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September 11, 1948


JAMA. 1948;138(2):133. doi:10.1001/jama.1948.02900020029012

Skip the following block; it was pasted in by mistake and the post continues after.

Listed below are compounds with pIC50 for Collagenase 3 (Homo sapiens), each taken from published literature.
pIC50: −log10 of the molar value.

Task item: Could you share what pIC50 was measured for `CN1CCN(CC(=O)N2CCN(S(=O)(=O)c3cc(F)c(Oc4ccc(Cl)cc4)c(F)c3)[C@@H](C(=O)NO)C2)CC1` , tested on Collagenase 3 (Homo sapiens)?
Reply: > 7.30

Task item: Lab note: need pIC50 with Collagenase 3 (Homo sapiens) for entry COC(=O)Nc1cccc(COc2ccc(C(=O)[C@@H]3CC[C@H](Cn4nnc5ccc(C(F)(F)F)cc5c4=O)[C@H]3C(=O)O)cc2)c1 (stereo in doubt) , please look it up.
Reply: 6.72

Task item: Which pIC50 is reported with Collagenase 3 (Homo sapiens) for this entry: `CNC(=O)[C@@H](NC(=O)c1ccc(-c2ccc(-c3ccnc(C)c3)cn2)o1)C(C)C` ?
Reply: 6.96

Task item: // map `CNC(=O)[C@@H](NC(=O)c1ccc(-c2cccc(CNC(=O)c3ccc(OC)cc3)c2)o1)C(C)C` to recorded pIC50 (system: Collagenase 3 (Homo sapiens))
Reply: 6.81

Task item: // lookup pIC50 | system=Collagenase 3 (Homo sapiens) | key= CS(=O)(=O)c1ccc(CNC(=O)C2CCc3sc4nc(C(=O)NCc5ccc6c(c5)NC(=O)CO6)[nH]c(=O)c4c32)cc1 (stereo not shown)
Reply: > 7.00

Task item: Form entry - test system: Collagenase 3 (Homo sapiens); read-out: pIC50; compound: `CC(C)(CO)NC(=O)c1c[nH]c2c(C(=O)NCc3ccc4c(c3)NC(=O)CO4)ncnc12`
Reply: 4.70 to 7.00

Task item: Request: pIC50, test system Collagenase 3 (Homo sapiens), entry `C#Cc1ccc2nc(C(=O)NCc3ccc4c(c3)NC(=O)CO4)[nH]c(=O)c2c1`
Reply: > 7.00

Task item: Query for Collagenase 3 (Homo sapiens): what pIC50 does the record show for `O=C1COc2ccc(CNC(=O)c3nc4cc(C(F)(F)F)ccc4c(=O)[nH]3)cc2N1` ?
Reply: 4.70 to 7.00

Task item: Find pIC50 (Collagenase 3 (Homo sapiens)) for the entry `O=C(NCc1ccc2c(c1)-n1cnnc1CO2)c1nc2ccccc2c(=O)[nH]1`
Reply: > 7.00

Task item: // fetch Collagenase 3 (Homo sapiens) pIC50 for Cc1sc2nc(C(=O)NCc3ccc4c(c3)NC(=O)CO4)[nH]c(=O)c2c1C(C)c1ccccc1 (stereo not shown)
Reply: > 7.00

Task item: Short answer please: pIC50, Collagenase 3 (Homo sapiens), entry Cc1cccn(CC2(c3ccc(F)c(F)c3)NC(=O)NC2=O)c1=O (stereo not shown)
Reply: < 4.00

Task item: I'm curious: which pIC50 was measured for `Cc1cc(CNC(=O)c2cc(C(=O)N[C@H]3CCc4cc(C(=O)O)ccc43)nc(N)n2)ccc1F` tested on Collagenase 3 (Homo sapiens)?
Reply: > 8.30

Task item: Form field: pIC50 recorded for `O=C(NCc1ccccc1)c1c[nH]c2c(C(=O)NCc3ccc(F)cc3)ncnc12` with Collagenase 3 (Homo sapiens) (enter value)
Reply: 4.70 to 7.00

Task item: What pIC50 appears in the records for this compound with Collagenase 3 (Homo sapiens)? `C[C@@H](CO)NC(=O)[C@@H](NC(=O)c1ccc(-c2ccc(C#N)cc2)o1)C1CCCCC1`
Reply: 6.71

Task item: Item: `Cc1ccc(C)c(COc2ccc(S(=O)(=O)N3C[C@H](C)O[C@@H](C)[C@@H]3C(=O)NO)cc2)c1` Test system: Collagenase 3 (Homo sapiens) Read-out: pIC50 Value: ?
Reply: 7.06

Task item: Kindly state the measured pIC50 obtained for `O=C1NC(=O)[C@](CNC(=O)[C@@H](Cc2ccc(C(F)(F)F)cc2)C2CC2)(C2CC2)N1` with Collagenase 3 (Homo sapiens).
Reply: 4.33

Numerous investigators have shown that it is possible to couple chemical agents with an antibody without destroying its specific activity. Marrack1 found that typhoid bacilli are specifically agglutinated by a typhoid antiserum prepared by coupling a red dye with the specific agglutinin. The bacilli thus agglutinated were colored red. Coons2 and associates of Harvard University prepared a tagged type 3 antipneumococcus serum by coupling it with a fluorescing substance. The coupled serum showed a blue fluorescence when irradiated with ultraviolet light. Clumps of type 3 pneumococci specifically agglutinated by this tagged serum also showed a blue fluorescence. They afterward3 prepared a tagged antiserum which fluoresced green. With this they were able to locate regions of high concentration of type 3 pneumococci in tissues of infected mice. On ultraviolet irradiation the fixed tissues in these areas fluoresced green. McClintock and Friedman4 combined uranium or malachite green with